For an introductory episode, Damien had significant screen time, Flight playing a crucial part in events and the consequences of his final actions will add a compelling layer of tension for his future relationship with his Inspector as well as us the audience, as we follow his journey.

The first installment, beguiling and heartbreaking, fragile and fierce in equal measure, fast paced and intense, yet tender and subtle, is filled with the darkness of underground London and the light of the human heart. The real monsters have proven themselves to us, and so have those who are pure at heart.
Flight seems to be on the side of the latter, but his introduction was certainly dappled with shade.

 
 

Ripper Street series 2 continues at 9pm on BBC One, Monday 11 November withEpisode 3 – ‘Become Man’.

 
 

To comment on this review click here

To keep up with Ripper Street Damien news as it happens, join us at the Damien Molony Forum, on TwitterFacebook and Tumblr

 
 

You may also enjoy:

INTERROGATION ROOM: DAMIEN MOLONY – Ripper Street Q & A Tuesday 5 November

Damien Molony on Detective Constable Albert Flight – Exclusive Ripper Street Interview

Ripper Street 2 Episode 2 ‘Am I Not Monstrous’ Trailer featuring Damien Molony

Damien Molony to make his debut in Ripper Street 2 Episode 2 next week

Exclusive Photos of Damien Molony as Detective Constable Flight in Ripper Street 2

Ripper Street Series 2 Trailer – First Look At Damien Molony as Detective Albert Flight

Ripper Street 2 Official Character Profile – Damien Molony as Detective Sergeant Albert Flight

Ripper Street 2 Promo Photo: Damien Molony as Detective Flight

It’s A Wrap For Damien Molony on Ripper Street 2

Damien Molony is New Detective Constable in Ripper Street

Damien Back on TV Screen Before the End of The Year in Ripper Street 2

New TV Role for Damien in Ripper Street Confirmed

Damien Interviewed at First Light Awards 2013

Damien Molony Television Reviews

Damien Molony Acting Credits



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Damiac
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A lovely review, domino........well done!



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Thank you fifi, it took far too long, with not much to show for it, but I had to put the last 3 paragraphs down somewhere.

I would love to hear any feedback from anyone, do you agree/ disagree?

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I totally got the inexperience/naieve/eager to impress thing.......but that doesn't really excuse the pompousity/superciliousness (thanks whimsy - I'd been trying to find that word!)  At the start of the ep he was definately a bit of a knob.  Although I totally agree with domino's points that he was very effective in his detective work and, personally, I don't have big problem with with that - I'm a bit of a knob most of the time myself!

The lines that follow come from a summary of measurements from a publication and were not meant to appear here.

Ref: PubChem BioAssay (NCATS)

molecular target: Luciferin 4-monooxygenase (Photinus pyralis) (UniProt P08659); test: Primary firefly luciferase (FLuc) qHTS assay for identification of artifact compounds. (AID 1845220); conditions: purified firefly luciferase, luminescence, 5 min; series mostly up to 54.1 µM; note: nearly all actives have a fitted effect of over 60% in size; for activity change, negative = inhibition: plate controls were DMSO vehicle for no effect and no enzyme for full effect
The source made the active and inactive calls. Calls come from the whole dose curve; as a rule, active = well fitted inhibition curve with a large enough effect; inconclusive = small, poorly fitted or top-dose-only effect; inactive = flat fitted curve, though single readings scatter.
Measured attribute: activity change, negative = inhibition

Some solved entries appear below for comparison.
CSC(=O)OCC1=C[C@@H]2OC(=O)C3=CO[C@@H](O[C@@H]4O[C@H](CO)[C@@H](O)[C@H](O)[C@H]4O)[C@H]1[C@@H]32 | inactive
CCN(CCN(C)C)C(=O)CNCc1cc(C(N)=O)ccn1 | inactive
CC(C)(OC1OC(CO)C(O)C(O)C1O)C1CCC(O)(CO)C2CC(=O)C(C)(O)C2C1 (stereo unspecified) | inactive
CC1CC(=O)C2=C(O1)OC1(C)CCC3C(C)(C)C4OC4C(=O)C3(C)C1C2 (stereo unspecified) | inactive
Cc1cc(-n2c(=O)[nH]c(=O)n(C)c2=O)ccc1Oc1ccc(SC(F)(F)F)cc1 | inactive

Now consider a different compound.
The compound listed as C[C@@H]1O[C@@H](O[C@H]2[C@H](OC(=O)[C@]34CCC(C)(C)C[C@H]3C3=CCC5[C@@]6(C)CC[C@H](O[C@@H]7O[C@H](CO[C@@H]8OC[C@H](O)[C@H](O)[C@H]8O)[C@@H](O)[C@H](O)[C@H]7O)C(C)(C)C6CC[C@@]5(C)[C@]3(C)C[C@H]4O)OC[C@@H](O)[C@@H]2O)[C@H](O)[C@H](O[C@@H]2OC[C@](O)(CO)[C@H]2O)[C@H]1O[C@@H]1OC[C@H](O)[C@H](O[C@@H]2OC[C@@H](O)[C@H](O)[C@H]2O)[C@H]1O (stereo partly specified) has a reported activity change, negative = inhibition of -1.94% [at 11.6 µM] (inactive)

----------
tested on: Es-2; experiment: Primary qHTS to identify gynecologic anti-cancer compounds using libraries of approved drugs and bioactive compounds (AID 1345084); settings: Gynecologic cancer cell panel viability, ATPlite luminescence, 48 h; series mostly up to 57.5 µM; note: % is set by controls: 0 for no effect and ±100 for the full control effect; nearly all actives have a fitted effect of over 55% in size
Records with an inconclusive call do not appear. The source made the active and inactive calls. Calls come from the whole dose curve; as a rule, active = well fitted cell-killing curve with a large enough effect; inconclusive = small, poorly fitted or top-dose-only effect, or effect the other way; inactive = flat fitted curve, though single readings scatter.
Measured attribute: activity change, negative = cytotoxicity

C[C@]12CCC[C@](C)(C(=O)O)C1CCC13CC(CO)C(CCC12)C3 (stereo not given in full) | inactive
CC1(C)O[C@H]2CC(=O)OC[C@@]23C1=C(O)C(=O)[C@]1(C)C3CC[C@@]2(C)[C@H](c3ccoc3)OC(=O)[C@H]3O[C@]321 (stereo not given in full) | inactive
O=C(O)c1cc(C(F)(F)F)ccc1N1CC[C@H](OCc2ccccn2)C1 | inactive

But obviously I totally agree that his respect for and attentiveness to Merrick (I keep typing Herrick!!!) completely turned that impression on it's head.  Plus the way that he faced the mob in Merrick's defense, despite his previous lack of bravery (I'm still to see a cap of that face when he's pinned to the wall in the dosshouse - I'm obviously the only person who appreciated it!) was nothing short of heroic!  And, judging from his reacton at the end of the ep, i think his feelings of guilt over falling asleep will be significant (i wonder if that is what he confesses too......) Although i doubt that it will ever come out that Shine killed Merrick - I think that would be tampering with historical fact a little too much!

I thought he made for an intreguing character - it's the reason that I asked what Damien liked/disliked about Flight in the Q&A - and i don't doubt that there will be a lot more to find out about this character. And I also don't doubt that he will prove himself worthy of everybody's respect and love in the end!

I don't mind if the characters that Damien plays are good or bad, or whether or not I even like them very much....as long as I'm engaged by them.  Domino's review made the point that so much of our impression of Flight didn't come from the dialogue....it wasn't in the script.....it was in the portayal - and I'm totally confident that I'll be engaged by any character played by Damien.